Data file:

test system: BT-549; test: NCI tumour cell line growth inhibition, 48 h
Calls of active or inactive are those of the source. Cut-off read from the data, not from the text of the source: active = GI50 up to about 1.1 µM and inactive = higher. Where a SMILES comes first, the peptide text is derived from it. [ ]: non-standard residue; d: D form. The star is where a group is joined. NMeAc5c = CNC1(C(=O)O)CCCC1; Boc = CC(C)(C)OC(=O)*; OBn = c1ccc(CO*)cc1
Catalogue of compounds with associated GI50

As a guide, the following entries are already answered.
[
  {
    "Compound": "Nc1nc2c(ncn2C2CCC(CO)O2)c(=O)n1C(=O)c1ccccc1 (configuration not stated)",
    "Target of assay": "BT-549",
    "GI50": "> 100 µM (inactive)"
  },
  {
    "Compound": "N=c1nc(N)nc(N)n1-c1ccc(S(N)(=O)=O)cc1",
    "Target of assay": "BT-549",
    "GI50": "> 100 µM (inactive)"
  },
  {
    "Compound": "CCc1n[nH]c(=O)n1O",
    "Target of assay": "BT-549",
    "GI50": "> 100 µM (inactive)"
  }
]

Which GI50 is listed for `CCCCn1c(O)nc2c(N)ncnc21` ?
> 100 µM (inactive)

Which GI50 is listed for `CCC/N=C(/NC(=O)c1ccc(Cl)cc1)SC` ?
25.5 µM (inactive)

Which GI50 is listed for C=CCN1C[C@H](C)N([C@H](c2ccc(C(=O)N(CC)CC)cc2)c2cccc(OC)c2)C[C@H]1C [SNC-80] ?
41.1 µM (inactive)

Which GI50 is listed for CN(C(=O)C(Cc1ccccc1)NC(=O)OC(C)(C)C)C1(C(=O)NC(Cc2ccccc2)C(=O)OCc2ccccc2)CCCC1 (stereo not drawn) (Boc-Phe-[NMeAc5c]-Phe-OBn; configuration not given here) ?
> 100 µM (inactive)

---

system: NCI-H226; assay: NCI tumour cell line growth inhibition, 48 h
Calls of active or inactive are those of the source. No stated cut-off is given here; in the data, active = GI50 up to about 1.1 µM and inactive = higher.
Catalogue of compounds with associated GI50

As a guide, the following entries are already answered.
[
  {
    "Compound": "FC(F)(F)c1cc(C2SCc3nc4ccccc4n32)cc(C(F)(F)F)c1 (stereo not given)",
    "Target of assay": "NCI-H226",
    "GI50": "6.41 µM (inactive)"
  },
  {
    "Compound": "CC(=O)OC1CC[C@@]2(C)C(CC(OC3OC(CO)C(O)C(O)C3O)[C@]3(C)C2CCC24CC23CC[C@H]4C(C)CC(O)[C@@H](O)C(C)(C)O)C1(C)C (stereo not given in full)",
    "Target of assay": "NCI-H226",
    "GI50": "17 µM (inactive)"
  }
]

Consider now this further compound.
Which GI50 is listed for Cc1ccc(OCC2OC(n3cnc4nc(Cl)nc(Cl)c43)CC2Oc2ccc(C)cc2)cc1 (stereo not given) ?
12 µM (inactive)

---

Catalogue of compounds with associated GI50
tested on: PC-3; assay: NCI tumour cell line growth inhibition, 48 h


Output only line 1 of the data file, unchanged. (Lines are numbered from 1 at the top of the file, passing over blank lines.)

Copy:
test system: BT-549; test: NCI tumour cell line growth inhibition, 48 h